Sunday People

Driving and Parking for fun


Swing into the golf season with a summer break at Warner Hotels’ latest hotel opening in the Cotswolds.

A new package at Heythrop Park, Oxfordshir­e, includes access to its on-site par 72 championsh­ip golf course – set in 440 acres of undulating terrain with lakes and streams – and its driving range.

Non-golfers are not left out of the fun as activities such as laser clay shooting and archery, as well as access to the spa are included in the cost of the break. Golf sports and leisure manager at Heythrop Park, Jamie Cook, said: “These breaks offer the perfect chance to play on a championsh­ip level course surrounded by parkland.

“Those who don’t want to work on their handicap can dance the night away, enjoy afternoon tea, explore the parkland or relax in the spa.”

Two nights’ B&B and dinner plus three rounds of golf is £289pp, based on two sharing.


Birmingham’s hugely successful Commonweal­th Games boosted tourism to the West Midlands by 38% year on year with 141 million visitors in 2022, putting £14.1billion into the local economy. A spokesman said: “The West Midlands was the place to be in 2022.’’ visitbirmi­ feel like hard work – a sturdy Russian van was on hand to pick me up.

Who needs the Millennium Falcon to save the day?

A third of the size of the Grand Canyon, it is around a three-hour, 125-mile drive east of Almaty towards the border with China.

We also visited the impressive Kolsay Lakes nearby for more walking, and Lake Kaindy to gawp at its unique sunken forest created by an earthquake more than a century ago.

The clean air and lush green landscapes here make for the perfect escape from city life. And it’s not teeming with tourists, either.

If walking miles isn’t your thing, though, you can rent boats at Kolsay and horses at Kaindy for a much more chilled look at the gorgeous scenery.

Heading back to Almaty after our two-day tour we followed the centuries old Silk Road trading route that Genghis Khan and his armies once roamed.

It’s flat and barren all the way back but the snow-capped Tian Shan mountains in the distance keep the views interestin­g.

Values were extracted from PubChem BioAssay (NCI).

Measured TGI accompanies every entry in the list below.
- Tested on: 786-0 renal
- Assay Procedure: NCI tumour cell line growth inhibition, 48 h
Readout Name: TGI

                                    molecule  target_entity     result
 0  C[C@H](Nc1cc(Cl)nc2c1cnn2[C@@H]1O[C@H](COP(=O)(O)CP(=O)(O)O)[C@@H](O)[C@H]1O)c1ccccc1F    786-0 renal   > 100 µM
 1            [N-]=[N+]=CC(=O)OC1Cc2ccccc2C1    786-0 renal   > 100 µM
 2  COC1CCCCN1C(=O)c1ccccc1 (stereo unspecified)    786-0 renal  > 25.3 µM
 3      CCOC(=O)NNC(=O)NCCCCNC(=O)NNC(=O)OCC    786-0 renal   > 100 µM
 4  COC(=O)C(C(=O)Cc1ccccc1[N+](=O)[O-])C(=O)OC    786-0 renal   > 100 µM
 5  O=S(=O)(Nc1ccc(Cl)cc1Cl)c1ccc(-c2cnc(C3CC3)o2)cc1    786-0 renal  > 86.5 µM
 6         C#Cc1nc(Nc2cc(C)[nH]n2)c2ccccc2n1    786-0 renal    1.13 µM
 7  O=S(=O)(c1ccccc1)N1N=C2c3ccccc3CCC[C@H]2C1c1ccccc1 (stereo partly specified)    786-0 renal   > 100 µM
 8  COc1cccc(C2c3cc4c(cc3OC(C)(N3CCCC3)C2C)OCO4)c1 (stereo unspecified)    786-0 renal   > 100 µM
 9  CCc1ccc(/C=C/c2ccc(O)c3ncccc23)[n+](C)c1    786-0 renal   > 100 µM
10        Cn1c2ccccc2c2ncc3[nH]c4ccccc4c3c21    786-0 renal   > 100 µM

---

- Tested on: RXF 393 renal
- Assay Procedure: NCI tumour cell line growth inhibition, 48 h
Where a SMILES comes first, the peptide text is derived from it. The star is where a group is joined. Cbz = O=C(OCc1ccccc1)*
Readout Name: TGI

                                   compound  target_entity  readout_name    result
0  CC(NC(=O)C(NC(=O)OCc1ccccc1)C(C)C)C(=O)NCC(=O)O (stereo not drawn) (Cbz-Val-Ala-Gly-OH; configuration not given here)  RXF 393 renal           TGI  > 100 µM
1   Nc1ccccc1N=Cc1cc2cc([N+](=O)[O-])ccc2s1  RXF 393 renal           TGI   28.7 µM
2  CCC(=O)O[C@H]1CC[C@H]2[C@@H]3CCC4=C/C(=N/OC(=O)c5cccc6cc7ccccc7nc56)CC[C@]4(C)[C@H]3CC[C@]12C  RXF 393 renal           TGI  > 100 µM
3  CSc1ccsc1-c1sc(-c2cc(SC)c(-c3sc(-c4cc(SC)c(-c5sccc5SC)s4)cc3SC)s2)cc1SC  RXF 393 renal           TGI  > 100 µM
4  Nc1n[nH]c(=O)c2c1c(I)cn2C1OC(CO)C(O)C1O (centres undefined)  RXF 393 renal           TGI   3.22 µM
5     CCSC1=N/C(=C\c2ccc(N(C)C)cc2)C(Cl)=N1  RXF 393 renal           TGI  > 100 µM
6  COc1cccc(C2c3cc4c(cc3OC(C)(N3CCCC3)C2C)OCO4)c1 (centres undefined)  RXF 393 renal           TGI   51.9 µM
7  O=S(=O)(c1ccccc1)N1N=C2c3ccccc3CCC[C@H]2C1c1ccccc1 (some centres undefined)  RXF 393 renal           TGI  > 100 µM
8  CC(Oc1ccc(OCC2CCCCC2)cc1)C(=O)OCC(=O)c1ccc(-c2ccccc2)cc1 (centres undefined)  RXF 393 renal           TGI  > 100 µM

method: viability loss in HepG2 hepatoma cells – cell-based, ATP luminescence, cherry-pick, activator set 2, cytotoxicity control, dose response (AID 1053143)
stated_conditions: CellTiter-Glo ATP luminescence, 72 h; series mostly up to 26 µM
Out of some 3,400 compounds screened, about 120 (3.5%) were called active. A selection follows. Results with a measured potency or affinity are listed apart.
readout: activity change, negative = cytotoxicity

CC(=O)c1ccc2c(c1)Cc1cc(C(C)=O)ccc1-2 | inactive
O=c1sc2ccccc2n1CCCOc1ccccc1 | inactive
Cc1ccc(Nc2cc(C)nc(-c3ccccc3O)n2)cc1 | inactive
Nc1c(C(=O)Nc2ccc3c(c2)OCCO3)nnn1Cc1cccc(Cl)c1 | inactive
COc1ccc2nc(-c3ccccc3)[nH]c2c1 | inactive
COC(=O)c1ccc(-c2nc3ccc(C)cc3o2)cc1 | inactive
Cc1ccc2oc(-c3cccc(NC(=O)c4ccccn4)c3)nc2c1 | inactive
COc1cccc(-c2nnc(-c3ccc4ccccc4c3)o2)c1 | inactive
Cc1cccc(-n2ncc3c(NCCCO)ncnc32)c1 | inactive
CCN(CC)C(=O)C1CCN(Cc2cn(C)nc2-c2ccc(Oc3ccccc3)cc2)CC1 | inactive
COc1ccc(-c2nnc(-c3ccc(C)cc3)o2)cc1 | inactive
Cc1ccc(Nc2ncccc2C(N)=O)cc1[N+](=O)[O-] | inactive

The cityscape comes into view past the mini-mosque roadside graveyards and the apple orchards, which produce gigantic fruits in the fertile fields at the foot of the mountains.

The ski resort of Shymbulak towers over Almaty and is popular with locals and tourists – Prince Harry hit the slopes here with his then girlfriend in 2014.

There’s also a huge skating rink at Medeu that’s worth a look and, sporting pursuits aside, it’s a popular date night destinatio­n for Kazakhs, too.

Walking round the city doesn’t feel much different to being at home. Sunday afternoon in Panfilov Park felt safe and friendly with couples strolling hand-in-hand and kids driving remote-controlled cars.

The streets nearby were filled with artists and musicians and when the sun sets the nightlife gets going.

What’s the food like and can you have a drink?

“Who eats more meat – Kazakhs or wolves?” They eat so much here – lamb is the favourite – the locals joke about it.

And if you’re vegetarian don’t expect to find the options we have at home.

But good Western and Kazakh food is widely available in Almaty – and beyond. I had two excellent Italian meals at Navat, on the side of a sun-soaked mountain at Shymbulak, and at Del Papa on a cool city centre street.

The inexpensiv­e local cuisine was a real highlight and well worth a try, especially for the adventurou­s.

At the upmarket Sandyk, we sipped Kumys, mare’s milk (sour, smoky and actually not too bad), and ate huge plates (well, tried to) of Beshbarmak – noodles and horse meat/intestines (the latter, never again) – with Baursak, puffy bread.

This was all washed down with some millet tea as we enjoyed a musician playing the traditiona­l Dombra. Beshbarmak is usually served on special occasions, unlike their version of biryani (meat, veg and rice) – “Plov” – which is a weekly staple. We ate it a couple of times and it was delicious but not as spicy as you’d expect to find in our Indian restaurant­s.

Lagman, a noodle dish, was also pretty good.

Kebabs are a very big thing here and there’s nowhere better than “Shashlik Street” on Kirova.

But the Georgian restaurant we popped into on our last night – Lariss Ivannu Hochu – did them very well, too.

If you need to take a break from the meat there are plenty of other local nibbles to try. The apples are huge and tasty, the local chocolate impressive, while the curd balls – very, very popular with the Kazakhs – are an acquired taste.

Make sure you visit The Green Bazaar to sample the excellent coffee and haggle with the nut sellers who have a reputation for not giving an inch on the price of a bag of almonds.

Despite being largely Muslim, it’s not difficult to get a drink, either.

Wine is produced in vineyards just outside Almaty and the city is full of bars – and nightclubs – serving beers and cocktails.

With visa restrictio­ns lifted, this fascinatin­g country has opened up

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 ?? ?? SPORTY Shymbulak ski resort close to Almaty
SPORTY Shymbulak ski resort close to Almaty

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